James W. C. Pennington's slave narrative tells of his time and experiences before the Civil War, when he was a slave in the South, and of the problems, oppressions, and religious aspects of slavery.
Some boxes should never be opened.
For the first time, the complete A Series of Unfortunate Events - including the highly feared #13: The End - is available in one awful package
We can't keep you from succumbing to this international bestselling phenomenon, but we can hide all thirteen books in a huge, elaborately illustrated, shrink-wrapped box, perfect for filling an empty shelf or deep hole.
From The Bad Beginning to The End, this box set, adorned with Brett Helquist art from front to back, is the only choice for people who simply cannot get enough of a bad thing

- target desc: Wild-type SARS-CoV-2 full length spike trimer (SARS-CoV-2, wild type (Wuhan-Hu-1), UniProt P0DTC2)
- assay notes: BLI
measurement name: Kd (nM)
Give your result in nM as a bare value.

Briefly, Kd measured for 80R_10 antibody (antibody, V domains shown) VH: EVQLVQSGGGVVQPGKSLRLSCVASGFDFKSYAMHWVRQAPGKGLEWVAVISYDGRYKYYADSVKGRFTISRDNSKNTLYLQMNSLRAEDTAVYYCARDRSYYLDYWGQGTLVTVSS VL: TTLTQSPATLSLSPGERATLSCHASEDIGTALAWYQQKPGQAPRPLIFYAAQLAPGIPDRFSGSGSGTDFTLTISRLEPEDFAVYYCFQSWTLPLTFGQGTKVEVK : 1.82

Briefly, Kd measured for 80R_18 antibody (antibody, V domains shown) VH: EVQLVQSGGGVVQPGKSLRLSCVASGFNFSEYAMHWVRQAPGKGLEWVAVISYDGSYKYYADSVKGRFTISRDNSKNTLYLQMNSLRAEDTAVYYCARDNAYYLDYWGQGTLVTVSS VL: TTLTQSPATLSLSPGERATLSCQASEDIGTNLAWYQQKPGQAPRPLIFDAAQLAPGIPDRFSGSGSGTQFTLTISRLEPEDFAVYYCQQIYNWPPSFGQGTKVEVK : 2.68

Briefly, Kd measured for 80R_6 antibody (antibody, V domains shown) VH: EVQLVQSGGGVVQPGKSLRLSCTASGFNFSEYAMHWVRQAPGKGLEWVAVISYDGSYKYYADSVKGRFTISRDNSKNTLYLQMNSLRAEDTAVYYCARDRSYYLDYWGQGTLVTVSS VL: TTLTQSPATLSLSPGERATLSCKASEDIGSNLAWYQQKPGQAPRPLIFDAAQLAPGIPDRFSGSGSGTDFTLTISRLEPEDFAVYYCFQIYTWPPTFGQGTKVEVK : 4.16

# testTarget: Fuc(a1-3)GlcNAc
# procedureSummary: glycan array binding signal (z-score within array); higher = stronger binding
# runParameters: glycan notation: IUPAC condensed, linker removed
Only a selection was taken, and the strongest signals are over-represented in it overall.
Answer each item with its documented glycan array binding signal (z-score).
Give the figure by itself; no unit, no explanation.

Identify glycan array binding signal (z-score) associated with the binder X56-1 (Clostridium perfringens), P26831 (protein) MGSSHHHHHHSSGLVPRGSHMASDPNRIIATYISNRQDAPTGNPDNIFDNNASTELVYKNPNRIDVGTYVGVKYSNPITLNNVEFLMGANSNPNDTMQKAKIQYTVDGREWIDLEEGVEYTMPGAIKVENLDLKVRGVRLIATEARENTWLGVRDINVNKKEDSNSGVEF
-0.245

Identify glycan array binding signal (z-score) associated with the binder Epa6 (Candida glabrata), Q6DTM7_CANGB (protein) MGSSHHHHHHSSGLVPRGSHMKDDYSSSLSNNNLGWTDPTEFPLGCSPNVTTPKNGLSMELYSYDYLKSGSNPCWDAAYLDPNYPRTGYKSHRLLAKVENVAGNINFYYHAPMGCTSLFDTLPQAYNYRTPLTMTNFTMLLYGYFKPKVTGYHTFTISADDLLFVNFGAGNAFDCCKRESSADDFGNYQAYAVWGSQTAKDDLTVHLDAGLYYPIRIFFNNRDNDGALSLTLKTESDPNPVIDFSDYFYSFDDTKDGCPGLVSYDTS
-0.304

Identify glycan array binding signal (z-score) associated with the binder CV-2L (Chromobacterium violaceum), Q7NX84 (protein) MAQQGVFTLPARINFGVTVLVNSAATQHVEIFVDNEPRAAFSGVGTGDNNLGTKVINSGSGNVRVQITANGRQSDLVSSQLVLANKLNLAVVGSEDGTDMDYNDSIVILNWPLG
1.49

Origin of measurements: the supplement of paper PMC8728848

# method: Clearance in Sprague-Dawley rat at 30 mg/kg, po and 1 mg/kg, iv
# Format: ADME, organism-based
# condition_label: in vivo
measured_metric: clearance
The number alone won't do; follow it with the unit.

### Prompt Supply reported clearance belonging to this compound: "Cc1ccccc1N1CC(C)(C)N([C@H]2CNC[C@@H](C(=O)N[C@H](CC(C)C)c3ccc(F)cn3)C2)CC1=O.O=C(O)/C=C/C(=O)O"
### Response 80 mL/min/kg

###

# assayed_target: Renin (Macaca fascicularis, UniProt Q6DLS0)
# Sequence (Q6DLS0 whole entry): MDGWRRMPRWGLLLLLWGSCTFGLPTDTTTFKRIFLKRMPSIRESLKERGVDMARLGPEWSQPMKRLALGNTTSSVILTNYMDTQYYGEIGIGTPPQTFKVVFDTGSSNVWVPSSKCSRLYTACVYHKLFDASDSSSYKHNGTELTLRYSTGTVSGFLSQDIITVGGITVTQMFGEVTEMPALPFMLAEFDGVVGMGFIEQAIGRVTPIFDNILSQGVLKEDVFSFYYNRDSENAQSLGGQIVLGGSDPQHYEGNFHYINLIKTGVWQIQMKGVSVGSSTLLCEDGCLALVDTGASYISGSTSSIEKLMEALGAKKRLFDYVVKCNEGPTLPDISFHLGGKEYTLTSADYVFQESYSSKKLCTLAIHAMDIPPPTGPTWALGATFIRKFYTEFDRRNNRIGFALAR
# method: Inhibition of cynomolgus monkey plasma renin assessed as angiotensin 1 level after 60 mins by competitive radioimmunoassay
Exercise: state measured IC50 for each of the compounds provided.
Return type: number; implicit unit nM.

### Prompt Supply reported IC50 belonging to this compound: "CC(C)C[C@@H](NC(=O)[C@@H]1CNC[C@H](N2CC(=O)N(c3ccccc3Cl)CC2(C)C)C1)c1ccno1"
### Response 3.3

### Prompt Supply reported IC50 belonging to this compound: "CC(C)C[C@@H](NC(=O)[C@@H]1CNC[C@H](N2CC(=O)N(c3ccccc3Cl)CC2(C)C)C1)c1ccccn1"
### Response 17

People's reactions to critical life events is a topic that has stimulated basic as well as applied research by psychologists from a number of different subdisciplines. In this unique work, Marita Inglehart synthesizes previous research in the field and proposes a unique way of thinking about reactions to critical life events that has important implications for much of contemporary social psychological research. The new generalized principle of cognitive consistency, which integrates elements of cognitive consistency theory and attribution theory, offers several significant advantages over existing theories of reactions to critical life events, particularly in terms of the contribution to our understanding of the importance of specific variables such as social support and individual differences. The study is divided into three sections and begins by reviewing and evaluating the current status of theoretical research on reactions to critical life events. The various theoretical contributions are judged against their ability to answer questions regarding the energizing and structuring components of these reactions. Part II introduces the generalized principle of cognitive consistency and explores its applications to research on reactions to critical life events. The third set of chapters demonstrates the way in which the new theory can be used to reinterpret research findings centered around the importance of moderator variables in predicting reactions to critical life events. Inglehart concludes by discussing the role of life philosophies in general and examining the practical implications for counseling of the generalized principle of cognitive consistency. An important contribution to the social psychological literature, this volume will help both to bridge the gap between basic and applied research and enhance communication between the various subdisciplines involved in investigating reactions to critical life events.
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